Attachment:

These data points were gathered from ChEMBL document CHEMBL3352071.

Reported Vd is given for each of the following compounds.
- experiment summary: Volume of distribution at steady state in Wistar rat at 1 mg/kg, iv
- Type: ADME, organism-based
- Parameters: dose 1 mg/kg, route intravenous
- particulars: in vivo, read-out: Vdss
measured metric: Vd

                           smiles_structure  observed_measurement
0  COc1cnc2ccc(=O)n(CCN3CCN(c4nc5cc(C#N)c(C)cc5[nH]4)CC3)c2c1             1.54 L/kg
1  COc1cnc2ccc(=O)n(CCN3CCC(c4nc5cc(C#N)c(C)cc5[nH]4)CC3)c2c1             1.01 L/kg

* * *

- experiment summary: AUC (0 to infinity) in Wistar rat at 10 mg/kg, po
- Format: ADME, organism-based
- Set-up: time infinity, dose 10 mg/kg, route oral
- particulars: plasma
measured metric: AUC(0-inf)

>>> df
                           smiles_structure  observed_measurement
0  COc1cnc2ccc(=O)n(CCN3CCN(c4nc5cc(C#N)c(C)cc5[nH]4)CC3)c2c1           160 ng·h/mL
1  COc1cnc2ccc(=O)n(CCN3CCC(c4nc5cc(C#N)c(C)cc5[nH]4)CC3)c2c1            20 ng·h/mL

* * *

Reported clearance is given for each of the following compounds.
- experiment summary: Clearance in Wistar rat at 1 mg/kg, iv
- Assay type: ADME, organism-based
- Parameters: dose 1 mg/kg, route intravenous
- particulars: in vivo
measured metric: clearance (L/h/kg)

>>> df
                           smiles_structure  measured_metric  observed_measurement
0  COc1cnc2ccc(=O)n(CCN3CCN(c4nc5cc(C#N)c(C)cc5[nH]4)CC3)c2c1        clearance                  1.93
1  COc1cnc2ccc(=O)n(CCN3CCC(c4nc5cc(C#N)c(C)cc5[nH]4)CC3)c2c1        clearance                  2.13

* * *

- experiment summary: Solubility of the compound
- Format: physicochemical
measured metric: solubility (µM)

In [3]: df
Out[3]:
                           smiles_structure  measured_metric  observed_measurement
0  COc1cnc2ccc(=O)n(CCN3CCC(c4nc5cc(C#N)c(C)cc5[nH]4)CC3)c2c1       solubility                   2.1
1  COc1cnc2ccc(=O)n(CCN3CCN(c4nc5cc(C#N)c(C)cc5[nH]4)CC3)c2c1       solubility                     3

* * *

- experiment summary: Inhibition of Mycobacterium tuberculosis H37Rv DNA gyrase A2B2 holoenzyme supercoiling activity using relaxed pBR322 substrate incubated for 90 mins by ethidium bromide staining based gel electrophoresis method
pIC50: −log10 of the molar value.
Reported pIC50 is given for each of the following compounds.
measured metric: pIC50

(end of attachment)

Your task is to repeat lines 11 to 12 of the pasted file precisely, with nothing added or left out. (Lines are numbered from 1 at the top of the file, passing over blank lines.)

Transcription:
* * *

- experiment summary: AUC (0 to infinity) in Wistar rat at 10 mg/kg, po